Revision bite: Was Noah an albino?

Today’s poison: Medical Genetics- Inborn errors of metabolism to be exact.

Albinism is a defect whereby little or no melanin production results in little or no pigment in the skin, hair and eyes.

Noah 2014, Movie Poster
Was Noah an albino? I guess we’ll never know! (Noah, 2014)

When doing a quick google of albinism, I found an article by the BBC, which proposed that Noah might have been an albino.

The film Noah is out now in UK cinemas, and Noah is played by Russel Crowe. It’s thought that Noah might have had variant OCA 1 (Occularcutaneous Albinism). OCA 1 is caused by a mutation in the tyrosine gene which converts tyrosine to DOPA (duhydroxy-phenylalanine). DOPA’s then converted to Dopaquinone and finally to melanin.

OCA1 is divided into two main types of mutations; OCA 1A where tyrosine’s absent and there’s no melatonin in skin or eyes, or OCA 1B whereby tyrosinase is greatly diminished but not totally absent, which causes there to be an increase in skin, hair and eye pigment with age, these patients do tan with sun exposure.

The Old Testament portrays Noah, who was ordered by God to build an ark, as having a long white beard. Some people have stated that text from the Dead Sea Scrolls elaborates further. The Dead Sea Scrolls were discovered between 1946 and 1956 in a cave east of Jerusalem, and are thought to contain the earliest manuscripts of portions of the Hebrew Bible.

Within these scrolls, Noah is described as a child having “the flesh of whish was white as snow, as red as arose; the hair whose head was white like wool, and long; and whose eyes were beautiful2.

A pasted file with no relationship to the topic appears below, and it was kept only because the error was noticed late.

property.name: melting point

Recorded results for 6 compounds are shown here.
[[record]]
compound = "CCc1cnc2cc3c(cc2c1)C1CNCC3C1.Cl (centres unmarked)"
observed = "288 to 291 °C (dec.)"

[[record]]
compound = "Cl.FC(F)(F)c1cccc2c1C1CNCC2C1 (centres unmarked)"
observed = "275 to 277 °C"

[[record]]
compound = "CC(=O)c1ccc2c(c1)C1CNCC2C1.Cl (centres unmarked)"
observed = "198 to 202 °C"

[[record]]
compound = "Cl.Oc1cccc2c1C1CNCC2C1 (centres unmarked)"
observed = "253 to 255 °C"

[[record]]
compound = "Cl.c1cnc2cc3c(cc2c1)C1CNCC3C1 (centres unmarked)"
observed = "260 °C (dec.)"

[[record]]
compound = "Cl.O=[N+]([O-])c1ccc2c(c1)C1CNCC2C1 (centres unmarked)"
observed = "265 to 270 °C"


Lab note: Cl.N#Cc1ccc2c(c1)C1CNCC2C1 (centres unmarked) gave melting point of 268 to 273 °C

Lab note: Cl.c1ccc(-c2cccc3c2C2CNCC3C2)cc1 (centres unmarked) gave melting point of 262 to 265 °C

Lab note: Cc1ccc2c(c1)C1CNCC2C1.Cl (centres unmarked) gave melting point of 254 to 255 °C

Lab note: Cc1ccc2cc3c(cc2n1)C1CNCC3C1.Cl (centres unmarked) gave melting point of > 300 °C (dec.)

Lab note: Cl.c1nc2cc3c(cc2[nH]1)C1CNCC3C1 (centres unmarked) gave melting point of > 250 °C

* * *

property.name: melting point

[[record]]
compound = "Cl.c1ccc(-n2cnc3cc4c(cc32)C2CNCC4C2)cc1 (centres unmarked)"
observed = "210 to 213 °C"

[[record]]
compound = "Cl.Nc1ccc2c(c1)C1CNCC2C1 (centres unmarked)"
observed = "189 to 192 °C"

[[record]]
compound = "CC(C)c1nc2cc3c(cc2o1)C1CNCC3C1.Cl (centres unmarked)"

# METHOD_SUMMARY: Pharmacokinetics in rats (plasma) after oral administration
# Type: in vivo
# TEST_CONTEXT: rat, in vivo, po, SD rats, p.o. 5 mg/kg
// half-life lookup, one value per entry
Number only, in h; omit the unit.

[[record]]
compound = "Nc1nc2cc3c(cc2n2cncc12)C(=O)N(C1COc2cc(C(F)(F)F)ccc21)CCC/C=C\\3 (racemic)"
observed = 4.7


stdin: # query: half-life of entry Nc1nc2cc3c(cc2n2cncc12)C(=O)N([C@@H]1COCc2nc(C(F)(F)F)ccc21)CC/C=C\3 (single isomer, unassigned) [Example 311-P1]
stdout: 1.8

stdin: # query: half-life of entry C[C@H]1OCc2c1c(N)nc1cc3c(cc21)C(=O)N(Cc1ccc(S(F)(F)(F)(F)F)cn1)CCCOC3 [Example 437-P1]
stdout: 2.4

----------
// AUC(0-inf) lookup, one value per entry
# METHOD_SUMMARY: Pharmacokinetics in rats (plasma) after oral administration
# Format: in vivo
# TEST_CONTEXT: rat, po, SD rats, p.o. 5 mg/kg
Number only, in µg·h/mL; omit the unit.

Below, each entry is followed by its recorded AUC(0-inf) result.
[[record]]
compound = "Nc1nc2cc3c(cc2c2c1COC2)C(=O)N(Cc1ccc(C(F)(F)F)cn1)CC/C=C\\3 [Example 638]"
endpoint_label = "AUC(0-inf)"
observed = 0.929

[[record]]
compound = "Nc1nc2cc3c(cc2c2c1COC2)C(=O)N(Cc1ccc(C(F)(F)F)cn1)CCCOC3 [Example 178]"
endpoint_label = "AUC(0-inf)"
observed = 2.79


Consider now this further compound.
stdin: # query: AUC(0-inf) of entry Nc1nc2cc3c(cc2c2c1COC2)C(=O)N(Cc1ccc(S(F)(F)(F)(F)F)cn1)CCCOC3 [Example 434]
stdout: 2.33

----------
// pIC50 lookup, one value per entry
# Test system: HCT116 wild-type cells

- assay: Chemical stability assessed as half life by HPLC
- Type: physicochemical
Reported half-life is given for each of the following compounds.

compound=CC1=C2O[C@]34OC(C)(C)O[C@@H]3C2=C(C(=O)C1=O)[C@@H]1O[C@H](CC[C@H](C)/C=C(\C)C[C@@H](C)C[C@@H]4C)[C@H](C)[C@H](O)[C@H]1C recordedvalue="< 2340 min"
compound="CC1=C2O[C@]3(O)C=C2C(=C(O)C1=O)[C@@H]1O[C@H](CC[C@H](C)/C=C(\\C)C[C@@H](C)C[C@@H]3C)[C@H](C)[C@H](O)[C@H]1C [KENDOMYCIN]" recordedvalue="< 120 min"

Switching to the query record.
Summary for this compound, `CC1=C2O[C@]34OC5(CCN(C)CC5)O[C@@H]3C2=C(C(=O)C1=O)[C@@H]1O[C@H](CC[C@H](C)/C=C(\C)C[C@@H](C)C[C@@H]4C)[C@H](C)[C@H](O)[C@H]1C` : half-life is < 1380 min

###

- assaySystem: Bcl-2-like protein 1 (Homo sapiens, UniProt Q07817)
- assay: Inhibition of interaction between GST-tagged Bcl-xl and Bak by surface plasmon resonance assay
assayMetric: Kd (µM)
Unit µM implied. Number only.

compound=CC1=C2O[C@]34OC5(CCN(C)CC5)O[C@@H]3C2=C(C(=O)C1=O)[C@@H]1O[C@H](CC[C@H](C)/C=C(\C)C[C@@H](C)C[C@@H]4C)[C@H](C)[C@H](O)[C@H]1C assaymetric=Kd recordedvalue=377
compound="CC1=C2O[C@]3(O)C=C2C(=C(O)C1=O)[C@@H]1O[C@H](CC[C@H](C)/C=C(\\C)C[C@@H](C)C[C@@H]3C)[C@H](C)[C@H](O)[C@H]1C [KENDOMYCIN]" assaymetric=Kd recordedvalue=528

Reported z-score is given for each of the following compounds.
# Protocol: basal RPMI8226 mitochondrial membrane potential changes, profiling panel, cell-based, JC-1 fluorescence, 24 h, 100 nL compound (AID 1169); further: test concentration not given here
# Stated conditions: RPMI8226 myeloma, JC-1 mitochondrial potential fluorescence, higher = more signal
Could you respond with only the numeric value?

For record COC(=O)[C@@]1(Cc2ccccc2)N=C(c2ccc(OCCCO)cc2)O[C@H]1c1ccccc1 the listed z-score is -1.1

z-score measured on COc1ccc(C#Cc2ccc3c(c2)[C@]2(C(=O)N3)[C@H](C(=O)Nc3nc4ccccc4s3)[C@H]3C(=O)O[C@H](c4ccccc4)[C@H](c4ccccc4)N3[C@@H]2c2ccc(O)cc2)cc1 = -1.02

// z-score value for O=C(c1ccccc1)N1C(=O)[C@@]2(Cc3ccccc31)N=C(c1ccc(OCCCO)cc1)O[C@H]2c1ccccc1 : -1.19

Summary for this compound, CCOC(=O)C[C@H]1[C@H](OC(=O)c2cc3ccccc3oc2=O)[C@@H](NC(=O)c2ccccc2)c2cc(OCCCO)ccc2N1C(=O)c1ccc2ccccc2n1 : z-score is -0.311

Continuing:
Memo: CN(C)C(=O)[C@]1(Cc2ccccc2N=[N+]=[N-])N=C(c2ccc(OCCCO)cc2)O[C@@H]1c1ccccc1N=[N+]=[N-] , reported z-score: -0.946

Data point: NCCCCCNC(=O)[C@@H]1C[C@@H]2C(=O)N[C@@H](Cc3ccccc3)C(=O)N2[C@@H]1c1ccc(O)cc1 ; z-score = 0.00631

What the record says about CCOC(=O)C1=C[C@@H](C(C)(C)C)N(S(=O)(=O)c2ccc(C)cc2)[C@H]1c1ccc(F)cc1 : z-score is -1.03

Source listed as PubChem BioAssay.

The scroll translation originates from an article written by Professor Arnold Sorsby in the British Medical Journal in 1958. Prof Sorsby is an ophthalmologic research professor, and in this article he attempted to find trace back Noah’s family tree to discover the genetic flaw that possibly caused the albinism mutation.

Many people however are thought to believe that the scroll refers to Noah’s angelic-ness rather than albinism.

 

Whether Noah was or was not an albino, there are mixed reviews on this film. It’s safe to say I won’t be flocking to see it!

For more information about albinism, visit www.albinism.org

References:

Aronofsky, D., 2014. Noah.

Carden, S.M., Boissy, R.E., Schoettker, P.J., Good, W.V., 1998a. Albinism: modern molecular diagnosis. Br. J. Ophthalmol. 82, 189–195. doi:10.1136/bjo.82.2.189

Sorsby, A., 1958a. Noah–an Albino. Br. Med. J. 2, 1587–1589.

 

Revision bite of the day: Snorting cocaine increases your stroke risk by 700%- Is it really worth it?

During revision for my exams it’s clear to see what areas of Biology I’m interested in- as these are the ones I eagerly revise first.

This year top of my list are; Cardiovascular Disease and Mammalian Reproduction- lectured by David Leake and the amazing Phil Knight at University of Reading. I think it’s safe to say I’m not alone in thinking that most students find these areas fascinating.

I also enjoy Conservation and Biodiversity, as my inner eco-warrier pushes out to grapple all sorts of hot conservation topics.

Today, when I sat down to revise the depressing topic of Strokes as part of the Cardiovascular Disease module, I didn’t think this topic would captivate me as much as it has.

At University, it seems that quite a few people are dabbling in a few pills and powders,without a second thought for their health.

When researching strokes it came quite apparent that there was a strong association with cocaine and strokes, and I wanted to find out why, so I went digging…